Edward James Roye

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Edward James Roye
Edward James Roye2.jpg
5th President of Liberia
In office
January 3, 1870 – October 26, 1871
Vice President James Skivring Smith
Preceded by James Spriggs Payne
Succeeded by James Skivring Smith
4th Chief Justice of Liberia
In office
Nominated by Daniel Bashiel Warner
Preceded by Boston Jenkins Drayton
Succeeded by C. L. Parsons
Personal details
Born (1815-02-03)February 3, 1815
Newark, Ohio, United States
Died February 11, 1872 (aged 57)
Political party True Whig

Edward James Roye (February 3, 1815 – February 11, 1872) served as the fifth President of Liberia from 1870 to his overthrow in 1871 and subsequent violent death. He had previously served as the 4th Chief Justice of Liberia from 1865 until 1868. He was the first member of Liberia's True Whig Party to serve as President.

Early life[edit]

Born into a prosperous African American family in Newark, Ohio, Roye was a descendant of the Igbo people.[1][2] His father, John Roye, managed a ferry across the Wabash River at Terre Haute, Indiana and acquired considerable land in Terre Haute as well as Vandalia in the neighboring state of Illinois. As a result of the family's financial standing, young Edward was able to attend Ohio University in neighboring Athens, Ohio. In 1836, upon the premature death of his father, Roye relocated to Terre Haute where he established the community's largest barber shop, boasting a 79-foot (24 m) high barber pole, "the tallest in western Indiana".[citation needed]

In 1846, attracted by the American Colonization Society, Roye immigrated to Liberia and set up business as a merchant. Within three years of his arrival, he became active in Liberian politics. Before being elected president he served as Speaker of the Liberian House of Representatives and Chief Justice of the Supreme Court of Liberia.

Presidency (1870-71)[edit]

Roye was inaugurated as President of Liberia on January 3, 1870.

The decades after 1868, escalating economic difficulties weakened the state's dominance over the coastal indigenous population. Conditions worsened, the cost of imports was far greater than the income generated by exports of coffee, rice, palm oil, sugarcane, and timber. Liberia tried desperately to modernize its largely agricultural economy.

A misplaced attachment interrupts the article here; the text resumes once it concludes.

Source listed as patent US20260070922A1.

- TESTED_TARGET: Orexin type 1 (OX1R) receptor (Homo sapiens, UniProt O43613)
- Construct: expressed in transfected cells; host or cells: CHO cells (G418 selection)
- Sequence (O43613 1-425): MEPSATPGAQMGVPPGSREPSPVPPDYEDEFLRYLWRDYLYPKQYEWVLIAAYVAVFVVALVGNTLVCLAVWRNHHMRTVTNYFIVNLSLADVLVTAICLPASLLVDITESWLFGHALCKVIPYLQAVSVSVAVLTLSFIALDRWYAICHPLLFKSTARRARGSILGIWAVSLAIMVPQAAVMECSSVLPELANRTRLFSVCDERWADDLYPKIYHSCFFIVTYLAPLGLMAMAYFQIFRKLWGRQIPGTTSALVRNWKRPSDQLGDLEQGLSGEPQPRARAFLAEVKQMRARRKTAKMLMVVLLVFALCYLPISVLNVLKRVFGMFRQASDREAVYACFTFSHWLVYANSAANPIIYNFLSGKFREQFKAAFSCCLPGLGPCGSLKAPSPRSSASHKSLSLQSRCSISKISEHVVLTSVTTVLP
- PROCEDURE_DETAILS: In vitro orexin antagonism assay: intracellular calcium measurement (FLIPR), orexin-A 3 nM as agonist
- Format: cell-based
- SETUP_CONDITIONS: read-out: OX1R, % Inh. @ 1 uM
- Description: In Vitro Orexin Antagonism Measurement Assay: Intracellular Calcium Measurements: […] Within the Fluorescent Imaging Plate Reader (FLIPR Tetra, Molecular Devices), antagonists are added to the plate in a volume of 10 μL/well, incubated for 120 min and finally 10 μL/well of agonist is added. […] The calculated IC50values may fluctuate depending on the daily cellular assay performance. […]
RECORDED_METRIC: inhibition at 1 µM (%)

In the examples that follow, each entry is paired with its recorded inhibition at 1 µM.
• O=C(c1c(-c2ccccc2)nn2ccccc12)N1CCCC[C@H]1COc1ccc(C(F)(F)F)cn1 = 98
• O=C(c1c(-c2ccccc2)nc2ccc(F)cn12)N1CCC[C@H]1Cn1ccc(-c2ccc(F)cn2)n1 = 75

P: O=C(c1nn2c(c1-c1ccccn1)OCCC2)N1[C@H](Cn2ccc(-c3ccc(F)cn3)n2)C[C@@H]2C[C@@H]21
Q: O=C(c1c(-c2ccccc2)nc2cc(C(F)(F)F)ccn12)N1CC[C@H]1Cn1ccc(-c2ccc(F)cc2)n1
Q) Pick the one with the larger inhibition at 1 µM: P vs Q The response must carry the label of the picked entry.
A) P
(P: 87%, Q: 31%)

Financial problems[edit]

As Roye took office, the country was in the midst of political instability exacerbated by a fiscal crisis. Roye began a program of reconstruction with the intention to build new roads and schools. In order to raise the funds for these projects, Roye sailed to England where he began negotiations with London banks. The terms of the loans were severe; among other things, the interest rate on the loan was 7 percent. Roye hastily agreed to the loans without consulting the legislature. Liberia actually received approximately $90,000, while bonds were issued for $400,000.

Because of increasing world competition from Brazilian coffee, European sugar beets, and steamers, Liberia was unable to generate sufficient export revenue, and defaulted on the loan negotiated by Roye. Recession forced Liberia into a series of ever larger loans. The decline of Liberia's exports and its inability to pay its debts resulted in a large measure of foreign interference.

In 1871, Roye tasked the Speaker of the House of Representatives, William Spencer Anderson, with negotiating a new loan from British financiers. Anderson secured $500,000 under strict terms from the British consul-general, David Chinery, but was heavily criticised, and was eventually arrested. Anderson was apparently tried the following year for his part in securing the loan. He was found not guilty, but was shot to death while leaving the courthouse.[3]


No specific historical record is available detailing the date and circumstances of his death, although varying accounts indicate that he was killed on February 11 or February 12, 1872. Another account suggests that he drowned while trying to reach a British ship in Monrovia harbor, on Feb. 12, 1872.

A portrait of President Roye in the gallery of the Presidential Mansion in Monrovia gives the date of his death as February 11.[4]

See also[edit]


  1. ^ Lynch, Deidre Shauna; Hollis R. Lynch (1970). Edward Wilmot Blyden. Oxford University Press US. p. 3. ISBN 0-19-501268-2. 
  2. ^ "E.J.Roye, President of Liberia 1870-71". Retrieved 2009-01-16. 
  3. ^ Shavit, David (1989). The United States in Africa – A Historical Dictionary. Westport, Connecticut: Greenwood press. p. 11. ISBN 0-313-25887-2. 
  4. ^ http://www.liberiapastandpresent.org/EJRoye.htm

Further reading[edit]

External links[edit]

Political offices
Preceded by
James Spriggs Payne
President of Liberia
1870 – 1871
Succeeded by
James Skivring Smith
Legal offices
Preceded by
Boston Jenkins Drayton
Chief Justice of Liberia
1865 – 1868
Succeeded by
C. L. Parsons